Two of our "regulars" went to see Alex at the end of November, beginning of December and both have written a review. So thanks to Lori and Penny for the following:
29 November matinee
The play is very good, with plenty of funny lines and superb performances from everyone. Frances de la Tour was marvellous as the stage manager; getting laughs from terse repetitions of 'Go on!' to simply a look. She's fantastic in the play, if underused during the second act.
Richard Griffiths Auden/Fitz is the main role of the play and he's very good as a slightly irascible, forgetful Fitz and is just as good as the punctuality obsessed, forgetful Auden, who is inclined to pee in the basin.
Adrian Scarborough's Donald is a bit sensitive, a bit neurotic and makes an unforgettable second act entrance! His Humphrey Carpenter is a competent fellow, at first alarmed by Auden mistaking him for a rent boy, but then calming down to interview the poet.
Alex's Henry is a confident, proficient actor, with hints of a slightly seedy youth. He's occasionally exasperated by Fitz and like Frances de la Tour can get a laugh with just a sharp look, discontented sigh or reluctance to shake hands goodbye with a just returned from the lavatory Auden. His Britten is reserved and anxious. Britten's desire for Auden's appreciation of 'Death in Venice' is a bit childlike, but eloquent and passionate.
The balance of rehearsal room and play is perfect, we see enough of the rehearsal to engage with the actors and the learn about the play and then we see what would be the heart of 'Caliban's Day', the meeting between Auden and Britten. All the actors are equally fantastic and seem to relish their roles.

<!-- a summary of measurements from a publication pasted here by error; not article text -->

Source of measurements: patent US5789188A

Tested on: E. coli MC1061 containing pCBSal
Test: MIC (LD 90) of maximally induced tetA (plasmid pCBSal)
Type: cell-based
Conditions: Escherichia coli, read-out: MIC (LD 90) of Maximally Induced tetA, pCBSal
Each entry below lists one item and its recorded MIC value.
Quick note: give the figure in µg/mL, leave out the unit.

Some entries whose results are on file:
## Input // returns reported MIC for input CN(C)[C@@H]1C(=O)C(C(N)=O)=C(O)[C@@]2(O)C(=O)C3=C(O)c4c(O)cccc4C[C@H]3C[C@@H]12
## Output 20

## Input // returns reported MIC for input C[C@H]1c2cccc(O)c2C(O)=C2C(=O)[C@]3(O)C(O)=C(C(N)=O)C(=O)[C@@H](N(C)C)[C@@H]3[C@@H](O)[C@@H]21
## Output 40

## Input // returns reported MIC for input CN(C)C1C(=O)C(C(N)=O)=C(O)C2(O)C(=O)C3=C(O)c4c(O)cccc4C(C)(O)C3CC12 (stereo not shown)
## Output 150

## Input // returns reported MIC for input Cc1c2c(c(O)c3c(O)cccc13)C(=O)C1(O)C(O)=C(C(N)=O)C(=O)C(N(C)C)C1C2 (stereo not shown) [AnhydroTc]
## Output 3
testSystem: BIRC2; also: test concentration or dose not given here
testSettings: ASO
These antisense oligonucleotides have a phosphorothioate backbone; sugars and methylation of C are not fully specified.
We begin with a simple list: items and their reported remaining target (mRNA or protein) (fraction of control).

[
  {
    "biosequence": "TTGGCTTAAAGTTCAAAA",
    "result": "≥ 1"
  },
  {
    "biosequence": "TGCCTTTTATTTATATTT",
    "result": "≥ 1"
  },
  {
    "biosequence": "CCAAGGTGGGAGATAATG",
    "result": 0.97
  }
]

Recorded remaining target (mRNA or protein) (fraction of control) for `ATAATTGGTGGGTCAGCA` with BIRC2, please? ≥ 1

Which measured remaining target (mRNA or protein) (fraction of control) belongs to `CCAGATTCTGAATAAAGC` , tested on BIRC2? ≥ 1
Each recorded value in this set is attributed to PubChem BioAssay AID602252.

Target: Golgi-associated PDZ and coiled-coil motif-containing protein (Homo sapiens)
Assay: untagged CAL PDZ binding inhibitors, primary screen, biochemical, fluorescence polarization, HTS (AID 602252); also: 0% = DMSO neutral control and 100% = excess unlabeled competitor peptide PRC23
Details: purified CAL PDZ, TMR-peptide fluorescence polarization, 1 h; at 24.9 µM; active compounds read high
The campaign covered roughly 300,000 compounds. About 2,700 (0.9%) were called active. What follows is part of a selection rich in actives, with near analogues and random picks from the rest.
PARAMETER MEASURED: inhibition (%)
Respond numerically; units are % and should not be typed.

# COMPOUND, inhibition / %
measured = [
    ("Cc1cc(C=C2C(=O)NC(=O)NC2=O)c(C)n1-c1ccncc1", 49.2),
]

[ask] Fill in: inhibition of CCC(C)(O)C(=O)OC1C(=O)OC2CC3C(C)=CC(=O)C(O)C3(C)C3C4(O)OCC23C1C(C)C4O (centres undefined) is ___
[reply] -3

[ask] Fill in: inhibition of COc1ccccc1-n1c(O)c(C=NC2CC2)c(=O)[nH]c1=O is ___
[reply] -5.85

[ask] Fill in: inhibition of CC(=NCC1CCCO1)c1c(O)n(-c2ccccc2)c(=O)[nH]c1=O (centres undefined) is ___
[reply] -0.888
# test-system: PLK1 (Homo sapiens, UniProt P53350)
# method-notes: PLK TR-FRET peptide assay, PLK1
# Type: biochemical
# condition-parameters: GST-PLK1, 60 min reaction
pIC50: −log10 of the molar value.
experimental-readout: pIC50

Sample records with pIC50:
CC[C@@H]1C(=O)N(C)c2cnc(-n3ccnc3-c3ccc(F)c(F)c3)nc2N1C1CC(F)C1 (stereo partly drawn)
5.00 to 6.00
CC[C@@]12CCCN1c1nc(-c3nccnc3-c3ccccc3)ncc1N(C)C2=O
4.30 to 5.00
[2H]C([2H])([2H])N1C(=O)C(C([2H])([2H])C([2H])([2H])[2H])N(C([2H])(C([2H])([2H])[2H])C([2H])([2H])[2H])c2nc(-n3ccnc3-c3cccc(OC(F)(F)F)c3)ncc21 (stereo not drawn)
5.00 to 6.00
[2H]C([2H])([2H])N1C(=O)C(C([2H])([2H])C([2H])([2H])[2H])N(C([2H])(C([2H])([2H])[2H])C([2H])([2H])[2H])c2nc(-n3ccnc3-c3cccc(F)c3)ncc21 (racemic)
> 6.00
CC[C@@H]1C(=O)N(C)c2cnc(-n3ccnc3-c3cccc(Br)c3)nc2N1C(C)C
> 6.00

Alan Bennett's The Habit of Art is a frame-story, a play about rehearsing – and making -- a play. In it, then, Alex plays Henry, an actor who takes two parts in the rehearsal of the play-within-the-play, the major role of Benjamin Britten and the role of Auden's servant Mr Boyle. Of these three parts, none is entirely what he might seem to be.
Alex, of course, delineates each character beautifully – watch the way in which body language alone can convey a shift from Benjamin Britten to Henry – and Act II is in some ways his act. He's onstage all of Act I, but often wandering around the margins or simply watching from the side; that act belongs more to Richard Griffiths as the actor Fitz who plays W.H. Auden. The play is structured around the withholding of Henry and Britten, because the character(s) Alex plays reveal themselves behind their masks in Act II, but I confess I wanted him to have more to do earlier on!
It's an interesting, overstuffed play, full of wit and sharpness as well as a few melancholic touches. Frances de la Tour, Adrian Scarborough, and Richard Griffiths are wonderful in the piece. But Alex is a real anchor for the complications of the work – Henry and Benjamin Britten need an actor of his theatrical weight-- and he does a marvelous, perfectly pitched job.